- According to worldnet.princeton.edu a boundary is “the line or plane indicating the limit or extent of something.” I kind of like that one since it includes limits.
- In en.wikipedia.org, as used in Topology (a made-up word for Geometry?) a boundary has something to do with “a subset S of a topological space X is the set of points which can be approached…” The remainder just gets worse but it reminded me of how confused many of us are about our boundaries so I included it.
- And this definition from dakotapathways.org says it like I think it should be said. A boundary “indicates a border or a limit.” A Limit, again! That’s what we all strive to develop in our lives from the first breath we draw until the last – Limits!
Over the years as we spoke about boundaries in our workshops, Gayle and I developed two quite different metaphors that reach the same conclusion. Gayle likes to explain boundaries with a sausage link metaphor. When you put a whole sausage into a pan or skillet with other foods the permeable casing (boundary) allows flavors to pass both ways, into and out of the sausage. This blending of tastes enhances the flavors of all the foods involved. No one taste overwhelms the other. When you take the sausage out of the casing and cook with it, it loses its shape and form. It's flavor adds to the dish but you can no longer tell where the sausage begins or end.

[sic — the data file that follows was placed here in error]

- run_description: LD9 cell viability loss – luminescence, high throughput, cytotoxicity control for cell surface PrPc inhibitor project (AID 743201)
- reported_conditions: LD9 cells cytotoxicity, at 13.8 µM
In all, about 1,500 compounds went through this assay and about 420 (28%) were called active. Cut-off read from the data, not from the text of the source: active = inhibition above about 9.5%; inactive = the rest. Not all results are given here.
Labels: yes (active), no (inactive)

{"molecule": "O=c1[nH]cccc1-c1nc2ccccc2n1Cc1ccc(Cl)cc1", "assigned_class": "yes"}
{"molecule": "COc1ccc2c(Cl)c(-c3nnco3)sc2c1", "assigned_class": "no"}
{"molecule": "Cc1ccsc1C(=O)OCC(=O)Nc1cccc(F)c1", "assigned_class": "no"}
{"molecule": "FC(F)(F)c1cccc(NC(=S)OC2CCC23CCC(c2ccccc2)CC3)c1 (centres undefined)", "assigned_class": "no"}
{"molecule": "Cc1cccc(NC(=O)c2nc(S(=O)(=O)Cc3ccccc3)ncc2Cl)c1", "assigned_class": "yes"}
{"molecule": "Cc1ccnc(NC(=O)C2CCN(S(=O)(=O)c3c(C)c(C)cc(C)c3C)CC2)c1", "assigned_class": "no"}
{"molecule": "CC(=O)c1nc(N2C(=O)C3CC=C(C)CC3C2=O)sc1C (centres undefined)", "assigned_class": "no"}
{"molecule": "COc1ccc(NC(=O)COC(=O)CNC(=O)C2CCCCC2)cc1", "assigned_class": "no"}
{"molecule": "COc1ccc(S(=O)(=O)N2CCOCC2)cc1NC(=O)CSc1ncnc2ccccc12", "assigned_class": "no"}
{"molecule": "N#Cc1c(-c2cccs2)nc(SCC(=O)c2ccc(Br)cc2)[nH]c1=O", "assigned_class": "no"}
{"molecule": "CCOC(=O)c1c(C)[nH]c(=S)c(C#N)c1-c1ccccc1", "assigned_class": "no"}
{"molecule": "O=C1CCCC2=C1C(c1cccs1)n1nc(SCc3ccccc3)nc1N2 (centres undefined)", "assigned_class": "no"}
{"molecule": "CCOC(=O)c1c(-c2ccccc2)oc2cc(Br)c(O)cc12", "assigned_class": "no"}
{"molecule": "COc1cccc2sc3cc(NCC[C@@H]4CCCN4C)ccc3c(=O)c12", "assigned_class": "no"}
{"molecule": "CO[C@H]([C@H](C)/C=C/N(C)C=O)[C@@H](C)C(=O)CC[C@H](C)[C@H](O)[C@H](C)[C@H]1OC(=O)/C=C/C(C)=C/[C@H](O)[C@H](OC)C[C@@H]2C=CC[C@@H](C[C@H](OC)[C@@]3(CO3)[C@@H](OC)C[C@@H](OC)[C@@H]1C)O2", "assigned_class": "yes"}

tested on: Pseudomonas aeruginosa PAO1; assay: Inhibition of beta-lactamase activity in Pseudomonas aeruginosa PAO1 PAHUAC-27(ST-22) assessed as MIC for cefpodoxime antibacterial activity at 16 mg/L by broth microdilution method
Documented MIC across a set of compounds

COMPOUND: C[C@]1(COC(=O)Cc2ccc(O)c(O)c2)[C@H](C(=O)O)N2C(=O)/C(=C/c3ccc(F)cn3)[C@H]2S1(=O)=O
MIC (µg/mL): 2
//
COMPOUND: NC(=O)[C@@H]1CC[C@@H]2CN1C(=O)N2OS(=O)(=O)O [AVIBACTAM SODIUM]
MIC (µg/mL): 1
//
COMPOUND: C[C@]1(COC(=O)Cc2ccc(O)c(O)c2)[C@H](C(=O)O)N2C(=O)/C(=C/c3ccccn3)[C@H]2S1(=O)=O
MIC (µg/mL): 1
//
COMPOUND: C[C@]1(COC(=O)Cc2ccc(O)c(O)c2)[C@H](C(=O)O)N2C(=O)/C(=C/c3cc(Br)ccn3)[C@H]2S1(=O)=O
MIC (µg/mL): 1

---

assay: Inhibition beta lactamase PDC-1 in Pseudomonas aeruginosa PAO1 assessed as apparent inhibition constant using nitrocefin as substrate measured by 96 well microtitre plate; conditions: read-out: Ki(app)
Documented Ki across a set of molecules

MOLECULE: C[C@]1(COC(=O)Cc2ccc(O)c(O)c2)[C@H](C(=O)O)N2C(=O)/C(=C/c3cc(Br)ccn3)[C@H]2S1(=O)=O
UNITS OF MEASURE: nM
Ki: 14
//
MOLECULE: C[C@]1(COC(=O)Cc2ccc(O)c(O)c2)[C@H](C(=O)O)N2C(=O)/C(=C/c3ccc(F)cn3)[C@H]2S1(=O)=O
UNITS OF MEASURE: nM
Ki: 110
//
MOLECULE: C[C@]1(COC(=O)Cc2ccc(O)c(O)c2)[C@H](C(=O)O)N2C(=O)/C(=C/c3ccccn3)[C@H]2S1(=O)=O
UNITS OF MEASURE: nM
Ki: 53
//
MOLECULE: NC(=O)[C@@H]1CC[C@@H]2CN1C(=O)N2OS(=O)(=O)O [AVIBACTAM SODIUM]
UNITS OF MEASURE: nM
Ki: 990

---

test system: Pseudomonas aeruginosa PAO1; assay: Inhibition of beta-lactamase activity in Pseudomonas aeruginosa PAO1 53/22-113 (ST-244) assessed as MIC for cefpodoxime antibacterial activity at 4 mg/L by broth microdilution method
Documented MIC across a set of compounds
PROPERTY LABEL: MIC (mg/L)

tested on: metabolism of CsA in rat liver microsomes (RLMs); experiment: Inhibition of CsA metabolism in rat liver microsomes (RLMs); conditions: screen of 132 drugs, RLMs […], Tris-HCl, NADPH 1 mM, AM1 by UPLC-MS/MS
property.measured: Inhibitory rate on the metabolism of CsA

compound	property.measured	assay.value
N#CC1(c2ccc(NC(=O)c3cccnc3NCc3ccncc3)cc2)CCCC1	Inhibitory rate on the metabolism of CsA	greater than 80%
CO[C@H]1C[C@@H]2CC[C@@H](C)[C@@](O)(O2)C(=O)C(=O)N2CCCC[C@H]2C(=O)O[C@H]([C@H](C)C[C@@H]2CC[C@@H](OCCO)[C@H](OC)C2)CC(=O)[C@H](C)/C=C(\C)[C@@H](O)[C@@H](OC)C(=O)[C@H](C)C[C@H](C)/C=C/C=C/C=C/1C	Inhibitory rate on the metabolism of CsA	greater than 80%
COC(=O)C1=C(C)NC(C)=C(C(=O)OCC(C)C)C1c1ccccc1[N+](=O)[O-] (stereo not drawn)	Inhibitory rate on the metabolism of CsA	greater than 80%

I prefer a chain-link or picket fence metaphor. Since we live in Texas it’s much more likely that we would have six or eight foot privacy fences but even these fit into the metaphor. If you have a picket or chain-link fence there are lots of open spaces. If you have dogbabies, as do we, they can easily commune with the neighbors' dogs without fear of coming into physical contact. If your boundaries resemble these fences then you have developed space around you that allows the in and out flow of ideas but no physical or emotional contact that you do not invite. These boundaries allow an exchange of ideas and of your person, should you wish.
So, think of your boundaries as being flexible and strong even though they allow permissible ideas, thoughts, and personal contact. They are not like privacy fences which don’t allow exchanges. Those are walls, not boundaries.
As you read this try to imagine these boundaries around you. Think about who invades them and who respects them. Ask yourself how you fail to tend to your boundaries. The next few blogs will get into some specifics about how we succeed and how we fail to protect our boundaries.